Could other life exist in the universe? Switzerland’s largest natural history museum currently houses an exhibition on exoplanets looking at this question. Spread over 1,000 m2 on four floors, it is the largest exhibition of its kind. The museum also offers guided tours in English at 15:30 on Sunday 6 and 20 December 2015 and Sunday 10 and 24 January 2016. Entry is free.
So what is an exoplanet?
An exoplanet is one which orbits a star other than our sun. Given the impossibility of life on scorchingly hot stars, their discovery is an essential first step to discovering whether other life exists in the universe.
Geneva pioneers exoplanets
Exoplanets are also something closely associated with Geneva. In 1995, while working at the University of Geneva’s astronomy department, Didier Queloz and Michel Mayor, two Swiss astrophysicists, were the first to discover an exoplanet orbiting a main sequence star like our sun. This famous exoplanet, called 51 Pegasi b, is located around 50 light years from earth – 450 trillion kilometres away, in the Pegasus constellation. Around the same size as Jupiter and closer to its sun than Mercury is to ours, it is unlikely to have an environment that could support life.
20 years ago we knew much about other stars in the universe but very little about planets outside our own solar system, says Michel.
There really could be life out there
In 2007, Michel and 10 other European scientists discovered the first extrasolar planet in a star’s habitable zone, where life could potentially exist. From a telescope in La Silla, Chile they found evidence of Gleise 581 c, a much smaller exoplanet 5.5 times the mass of the earth, around 20 light years away. Then in 2009 around the same star (Gleise 581), they found an even smaller planet Gleise 581 e. At around 1.9 times the mass of the earth, Gleise 581 e is much more likely to have liquid water on it.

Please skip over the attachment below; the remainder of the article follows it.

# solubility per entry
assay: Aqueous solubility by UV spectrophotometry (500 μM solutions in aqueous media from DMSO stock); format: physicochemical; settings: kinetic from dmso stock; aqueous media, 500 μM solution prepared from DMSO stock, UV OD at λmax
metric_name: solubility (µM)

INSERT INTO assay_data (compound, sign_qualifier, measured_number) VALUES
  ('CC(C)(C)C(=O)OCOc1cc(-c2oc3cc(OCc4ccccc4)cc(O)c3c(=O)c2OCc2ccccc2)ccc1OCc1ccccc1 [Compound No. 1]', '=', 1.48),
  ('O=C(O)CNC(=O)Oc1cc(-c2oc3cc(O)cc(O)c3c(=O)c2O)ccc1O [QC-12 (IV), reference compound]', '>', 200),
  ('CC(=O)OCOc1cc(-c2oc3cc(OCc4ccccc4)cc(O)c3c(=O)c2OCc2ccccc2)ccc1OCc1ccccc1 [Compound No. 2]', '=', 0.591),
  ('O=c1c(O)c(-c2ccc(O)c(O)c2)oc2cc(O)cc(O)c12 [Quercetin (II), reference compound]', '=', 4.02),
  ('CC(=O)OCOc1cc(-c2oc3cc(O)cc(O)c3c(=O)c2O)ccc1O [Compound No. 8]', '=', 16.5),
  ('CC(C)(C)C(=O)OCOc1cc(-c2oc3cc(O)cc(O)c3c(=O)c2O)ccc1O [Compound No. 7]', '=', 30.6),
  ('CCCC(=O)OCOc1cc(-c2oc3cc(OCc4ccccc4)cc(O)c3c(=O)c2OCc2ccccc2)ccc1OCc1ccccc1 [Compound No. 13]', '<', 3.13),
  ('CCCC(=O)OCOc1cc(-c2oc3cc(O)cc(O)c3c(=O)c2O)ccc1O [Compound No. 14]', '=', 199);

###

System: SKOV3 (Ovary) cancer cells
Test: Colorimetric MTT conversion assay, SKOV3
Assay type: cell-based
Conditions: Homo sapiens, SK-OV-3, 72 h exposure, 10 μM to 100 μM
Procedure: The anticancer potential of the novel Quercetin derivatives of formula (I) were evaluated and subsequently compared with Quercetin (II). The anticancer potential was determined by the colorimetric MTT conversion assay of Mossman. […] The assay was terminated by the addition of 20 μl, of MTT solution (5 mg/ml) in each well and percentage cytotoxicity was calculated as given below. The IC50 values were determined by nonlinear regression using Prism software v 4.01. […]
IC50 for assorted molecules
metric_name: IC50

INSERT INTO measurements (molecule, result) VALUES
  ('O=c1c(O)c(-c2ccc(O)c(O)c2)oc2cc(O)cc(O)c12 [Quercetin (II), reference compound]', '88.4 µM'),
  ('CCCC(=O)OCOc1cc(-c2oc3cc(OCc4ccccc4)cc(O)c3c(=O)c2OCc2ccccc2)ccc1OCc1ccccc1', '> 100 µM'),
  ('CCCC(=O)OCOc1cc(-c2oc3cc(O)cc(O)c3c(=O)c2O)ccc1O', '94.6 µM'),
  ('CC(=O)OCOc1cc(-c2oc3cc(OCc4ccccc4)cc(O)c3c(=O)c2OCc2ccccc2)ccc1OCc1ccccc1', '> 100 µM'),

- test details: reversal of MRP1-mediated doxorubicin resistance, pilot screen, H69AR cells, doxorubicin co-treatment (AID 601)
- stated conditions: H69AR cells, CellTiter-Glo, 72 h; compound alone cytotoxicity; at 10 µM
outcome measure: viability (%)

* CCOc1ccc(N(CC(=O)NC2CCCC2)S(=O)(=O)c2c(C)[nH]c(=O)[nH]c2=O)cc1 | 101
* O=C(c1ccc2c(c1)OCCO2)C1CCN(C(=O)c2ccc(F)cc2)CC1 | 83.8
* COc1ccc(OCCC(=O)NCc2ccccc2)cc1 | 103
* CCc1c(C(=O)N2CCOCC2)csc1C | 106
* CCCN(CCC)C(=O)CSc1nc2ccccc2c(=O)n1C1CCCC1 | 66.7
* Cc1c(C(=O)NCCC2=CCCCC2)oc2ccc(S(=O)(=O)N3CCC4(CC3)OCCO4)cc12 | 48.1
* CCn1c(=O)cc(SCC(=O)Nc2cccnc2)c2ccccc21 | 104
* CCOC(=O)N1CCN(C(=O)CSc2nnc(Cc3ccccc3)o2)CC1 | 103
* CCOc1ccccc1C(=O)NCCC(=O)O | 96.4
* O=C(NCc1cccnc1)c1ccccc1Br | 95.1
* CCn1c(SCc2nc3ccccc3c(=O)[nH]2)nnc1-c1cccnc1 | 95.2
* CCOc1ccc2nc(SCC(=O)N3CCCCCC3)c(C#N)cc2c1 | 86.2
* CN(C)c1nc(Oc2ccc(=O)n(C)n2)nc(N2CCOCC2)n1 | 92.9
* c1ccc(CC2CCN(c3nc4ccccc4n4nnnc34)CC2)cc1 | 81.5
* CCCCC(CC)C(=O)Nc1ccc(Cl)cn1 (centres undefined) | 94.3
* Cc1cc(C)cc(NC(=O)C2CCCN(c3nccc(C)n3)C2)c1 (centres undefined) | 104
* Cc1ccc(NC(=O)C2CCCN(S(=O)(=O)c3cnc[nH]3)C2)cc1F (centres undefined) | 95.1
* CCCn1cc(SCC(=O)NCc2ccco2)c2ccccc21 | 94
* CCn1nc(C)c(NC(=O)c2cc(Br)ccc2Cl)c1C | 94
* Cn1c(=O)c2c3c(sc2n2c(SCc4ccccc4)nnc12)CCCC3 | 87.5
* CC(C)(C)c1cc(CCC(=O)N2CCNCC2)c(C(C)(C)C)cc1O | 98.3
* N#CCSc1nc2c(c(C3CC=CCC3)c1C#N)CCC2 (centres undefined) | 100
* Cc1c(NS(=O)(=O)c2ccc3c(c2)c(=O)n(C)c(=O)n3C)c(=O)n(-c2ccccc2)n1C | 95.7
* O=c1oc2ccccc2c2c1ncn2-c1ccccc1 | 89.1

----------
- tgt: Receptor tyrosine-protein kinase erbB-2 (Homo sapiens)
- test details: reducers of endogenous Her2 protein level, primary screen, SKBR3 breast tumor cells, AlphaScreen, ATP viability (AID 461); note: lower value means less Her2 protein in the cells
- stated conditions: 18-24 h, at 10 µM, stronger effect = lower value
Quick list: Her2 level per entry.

The 3 minute video below by Swissinfo.ch explains how Michel detects objects so far from earth.
In this next video, museum staff and guests are interviewed about the exoplanet exhibition. The interviews are in French, however even if you can’t follow the conversations you’ll still get to see inside the museum and see some of the people behind the presentation, including Michel Mayor.
Geneva’s natural history museum is set in a park and has outside space open to the public. There is a cafeteria, however it is currently closed for renovation.
The exoplanet tour finishes with a big-screen film. The exhibition commemorates the 20th anniversary of the first discovery of an exoplanet in 1995 and runs until 4 April 2016. Entry to the museum is free.
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